Pacific stock structure of the Silky shark (Carcharhinus falciformis) resolved with next generation sequencing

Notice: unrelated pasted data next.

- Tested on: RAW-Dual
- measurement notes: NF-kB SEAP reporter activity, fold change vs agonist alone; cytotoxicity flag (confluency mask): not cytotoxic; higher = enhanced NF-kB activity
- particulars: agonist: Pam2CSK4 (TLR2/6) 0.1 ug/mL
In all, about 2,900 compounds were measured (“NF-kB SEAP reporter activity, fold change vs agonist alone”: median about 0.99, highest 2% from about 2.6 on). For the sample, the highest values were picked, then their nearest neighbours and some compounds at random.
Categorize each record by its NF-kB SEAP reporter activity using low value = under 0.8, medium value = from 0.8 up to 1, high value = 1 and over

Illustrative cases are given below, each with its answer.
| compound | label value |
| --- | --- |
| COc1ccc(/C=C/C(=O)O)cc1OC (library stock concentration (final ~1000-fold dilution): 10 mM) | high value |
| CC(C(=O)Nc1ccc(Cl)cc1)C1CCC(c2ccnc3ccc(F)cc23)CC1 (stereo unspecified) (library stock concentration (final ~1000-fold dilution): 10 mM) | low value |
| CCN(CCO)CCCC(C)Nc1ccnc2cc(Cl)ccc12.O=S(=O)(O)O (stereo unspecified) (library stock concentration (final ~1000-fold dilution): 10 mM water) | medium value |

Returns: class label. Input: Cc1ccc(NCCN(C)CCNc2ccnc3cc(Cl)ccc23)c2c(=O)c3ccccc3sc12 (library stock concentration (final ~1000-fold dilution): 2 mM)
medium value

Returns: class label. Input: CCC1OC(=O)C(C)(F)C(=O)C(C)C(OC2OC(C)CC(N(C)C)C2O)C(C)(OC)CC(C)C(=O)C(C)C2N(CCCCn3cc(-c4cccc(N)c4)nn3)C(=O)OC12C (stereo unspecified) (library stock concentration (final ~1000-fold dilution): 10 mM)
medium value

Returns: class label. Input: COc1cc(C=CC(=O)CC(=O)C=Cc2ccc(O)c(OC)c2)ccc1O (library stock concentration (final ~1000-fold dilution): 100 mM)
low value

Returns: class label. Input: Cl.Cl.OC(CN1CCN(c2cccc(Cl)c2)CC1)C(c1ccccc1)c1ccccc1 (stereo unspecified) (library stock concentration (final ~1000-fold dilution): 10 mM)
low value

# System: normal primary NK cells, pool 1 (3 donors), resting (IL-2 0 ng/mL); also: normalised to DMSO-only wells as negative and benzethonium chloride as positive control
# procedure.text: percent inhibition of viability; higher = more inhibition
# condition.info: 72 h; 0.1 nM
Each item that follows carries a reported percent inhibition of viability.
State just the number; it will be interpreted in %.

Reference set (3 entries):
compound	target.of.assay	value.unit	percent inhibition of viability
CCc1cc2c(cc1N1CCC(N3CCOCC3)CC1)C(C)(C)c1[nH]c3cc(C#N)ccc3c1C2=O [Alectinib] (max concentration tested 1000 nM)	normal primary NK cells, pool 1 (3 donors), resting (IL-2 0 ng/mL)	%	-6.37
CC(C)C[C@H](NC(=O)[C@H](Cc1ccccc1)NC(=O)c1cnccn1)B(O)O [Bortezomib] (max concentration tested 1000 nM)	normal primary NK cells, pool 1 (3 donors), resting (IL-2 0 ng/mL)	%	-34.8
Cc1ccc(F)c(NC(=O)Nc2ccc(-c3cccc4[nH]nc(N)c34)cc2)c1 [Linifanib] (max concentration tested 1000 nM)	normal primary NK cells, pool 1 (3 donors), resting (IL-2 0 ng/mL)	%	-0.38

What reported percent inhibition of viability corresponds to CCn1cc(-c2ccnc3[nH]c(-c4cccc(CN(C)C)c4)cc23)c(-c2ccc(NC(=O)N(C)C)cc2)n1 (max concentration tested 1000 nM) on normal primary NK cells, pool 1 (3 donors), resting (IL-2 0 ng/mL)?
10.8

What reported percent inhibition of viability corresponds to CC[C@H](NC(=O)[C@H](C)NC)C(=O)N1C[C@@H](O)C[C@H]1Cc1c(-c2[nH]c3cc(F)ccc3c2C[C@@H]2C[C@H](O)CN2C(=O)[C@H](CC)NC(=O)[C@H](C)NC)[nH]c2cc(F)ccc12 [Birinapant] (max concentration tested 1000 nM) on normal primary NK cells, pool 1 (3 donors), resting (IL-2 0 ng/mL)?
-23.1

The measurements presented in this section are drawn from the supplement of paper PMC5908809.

The silky shark (Carcharhinus falciformis) is subject to the second highest shark catch rates on the planet (Oliver et al. 2015) and stock assessments have found that some populations are overfished and that overfishing is still occurring (Rice and Harley 2013). Currently this species is managed as a single stock across the WCPFC jurisdiction due to a lack of information regarding stock structure. In this study, 298 silky sharks were sampled from across 5 regions of the Pacific Ocean, including off the coast of Taiwan, Papua New Guinea, the South Central Pacific, the North Central Pacific, and the Eastern Pacific. DNA sequence data included the entire mitochondrial genome as well as thousands of nuclear loci using pooled next generation sequencing. Nuclear markers yielded significant population structure between all five regions (significant FST = 0.0188 - 0.0421), and mitochondrial markers supported most of these differences (significant FST = 0.0117 - 0.0572). These analyses demonstrate multiple stocks within the WCPFC jurisdiction and provide a scientific foundation for formulating more appropriate management units for silky sharks across the Pacific.